Public Persona

Public Persona

Please read Julia Galloway’s Field Guide  Being Professional in person

Interviews and public events

appearance: Artists are known for their eclectic fashion. That’s great, milk it if that’s how you roll. However, it is important that you comport yourself professionally. Make sure your clothes are clean. Make sure you are clean- you don’t need to smell nice but you shouldn’t stink). When giving a presentation or interview, or going to an opening reception, you shouldn’t look as if you just came from the studio. People are more likely to engage with you if you seem as if you take yourself seriously. If you come to one of these events looking as if you do not care, that is precisely what you will communicate. If people think that you don’t care enough to make an effort to be there, they will not want to be there either. On the other hand, if you have taken care with your appearance, you are indicating that not only do you take yourself seriously, but that you care that your audience has arrived as well. A messy or dirty appearance suggests that you would rather be somewhere else. That said, it is also important that you do not try to be someone you are not. If you never wear a suit, and you wear one to an interview, you will look like you are uncomfortable in your own skin. Wear something and present yourself in a way that you feel like the best version of yourself. In that way you will be comfortable in your own skin. All of that is legible to the people around you. I got some really good advice once when preparing for an interview: Don’t get a haircut or change your appearance drastically the day before your big event. Do it the week before to give yourself some time to integrate the new look into your sense of self.

public speaking: If you are giving an image lecture or a lecture of any sort, there are some really important do’s and don’ts. First, anyone in this position is nervous. I would bet that every teacher is nervous the first day of class, even if they’ve been teaching for 40 years. Do not draw attention to your nerves by saying “I’m so nervous”. That makes people and our innate empathy uncomfortable- and actually makes the situation worse. Do speak slowly and clearly. If you are asked a question, take a moment to formulate your answer. You will come across as thoughtful. Do stand up straight. This shows confidence (even if you are terrified!) Do not fidget. Do Not chew gum!! Try to keep your features calm, don’t touch your face too much, don’t tap your fingers or toes….This is really hard but what I’ve found that is in concentrating on these things, I end up forgetting my nerves. If you are showing images, do not make excuses for bad image quality. If the image is bad, it’s bad, don’t draw attention to it. (This goes back to making sure you have good documentation of your work). Technology always fails. Always have a backup. If you plan to show images using their technology, have your powerpoint or other files both on a jump drive and shared swithyourself either on google drive or Dropbox or similar service. Make sure your files are comparable with their technology. If you are using Keynote, save a copy in the powerpoint format. It is sometimes better to use our own computer. If you do this, it is best practice to have the attachment that works with your computer. This might mean you have to buy the dongle specific to your computer. Technology changes so fast and not every venue has what you need to connect with their projector.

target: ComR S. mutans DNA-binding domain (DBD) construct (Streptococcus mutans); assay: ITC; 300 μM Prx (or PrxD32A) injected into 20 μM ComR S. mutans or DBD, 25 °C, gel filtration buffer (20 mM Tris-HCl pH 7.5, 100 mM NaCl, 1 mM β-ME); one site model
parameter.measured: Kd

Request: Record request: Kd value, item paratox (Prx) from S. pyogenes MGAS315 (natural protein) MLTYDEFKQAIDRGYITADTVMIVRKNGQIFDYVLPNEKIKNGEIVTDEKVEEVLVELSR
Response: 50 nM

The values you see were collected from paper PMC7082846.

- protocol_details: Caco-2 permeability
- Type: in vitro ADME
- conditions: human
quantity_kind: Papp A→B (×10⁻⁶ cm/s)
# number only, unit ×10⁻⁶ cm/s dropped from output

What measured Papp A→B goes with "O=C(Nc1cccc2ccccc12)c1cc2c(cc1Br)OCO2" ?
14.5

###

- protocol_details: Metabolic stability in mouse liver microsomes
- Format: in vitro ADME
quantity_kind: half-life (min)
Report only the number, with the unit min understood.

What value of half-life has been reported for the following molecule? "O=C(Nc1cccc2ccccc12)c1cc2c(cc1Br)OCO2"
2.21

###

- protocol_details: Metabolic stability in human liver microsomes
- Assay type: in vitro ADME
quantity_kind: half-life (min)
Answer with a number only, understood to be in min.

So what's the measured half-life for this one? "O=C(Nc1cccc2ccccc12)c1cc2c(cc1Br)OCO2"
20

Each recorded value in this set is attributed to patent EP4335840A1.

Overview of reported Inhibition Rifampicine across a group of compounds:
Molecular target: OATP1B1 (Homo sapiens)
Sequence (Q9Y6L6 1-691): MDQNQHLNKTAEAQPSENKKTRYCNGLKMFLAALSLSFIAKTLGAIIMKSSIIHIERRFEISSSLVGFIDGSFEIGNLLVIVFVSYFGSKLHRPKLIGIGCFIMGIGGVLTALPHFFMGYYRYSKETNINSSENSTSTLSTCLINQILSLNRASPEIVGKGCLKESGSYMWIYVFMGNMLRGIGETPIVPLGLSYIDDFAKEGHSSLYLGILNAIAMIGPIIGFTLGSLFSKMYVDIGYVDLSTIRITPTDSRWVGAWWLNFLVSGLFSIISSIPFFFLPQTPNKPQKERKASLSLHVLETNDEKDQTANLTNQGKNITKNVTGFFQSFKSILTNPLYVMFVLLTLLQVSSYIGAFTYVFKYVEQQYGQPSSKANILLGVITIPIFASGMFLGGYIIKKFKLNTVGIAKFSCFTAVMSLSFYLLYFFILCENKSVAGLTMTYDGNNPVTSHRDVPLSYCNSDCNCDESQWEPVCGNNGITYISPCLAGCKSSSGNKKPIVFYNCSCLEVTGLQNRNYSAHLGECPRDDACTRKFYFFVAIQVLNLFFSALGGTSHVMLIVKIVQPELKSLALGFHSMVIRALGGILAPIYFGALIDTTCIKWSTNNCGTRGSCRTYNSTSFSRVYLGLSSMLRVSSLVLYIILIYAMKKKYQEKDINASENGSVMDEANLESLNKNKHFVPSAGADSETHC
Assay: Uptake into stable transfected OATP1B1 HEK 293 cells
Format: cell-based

If you are giving a prepared speech, it is OK to read from a prepared document. Some of the best lectures I have ever attended have been a hybrid of a read lecture and off-the cuff conversation. Make eye contact as much as you can. Slow down and make sure your words match your images.

It is ok to say you don’t know something. If you don’t know the answer, it is better to say so than to bluff. This comes across as trustworthy which is never a bad thing. Being able to own up to your own lack of knowledge is an act of bravery and more often than not is recognized as such. Do not interrupt! Listen carefully, and do not talk over another person- even if you are excited about the conversation! Above all, be polite.

For whatever reason you are giving a presentation, you have been given this opportunity by someone else. When giving a speech, be sure to thank your hosts right away. If someone in the organization went above and beyond for you, this is a great chance to let them know you noticed. Even if someone has introduced you already when giving a lecture, it is best practice to begin by introducing yourself again.


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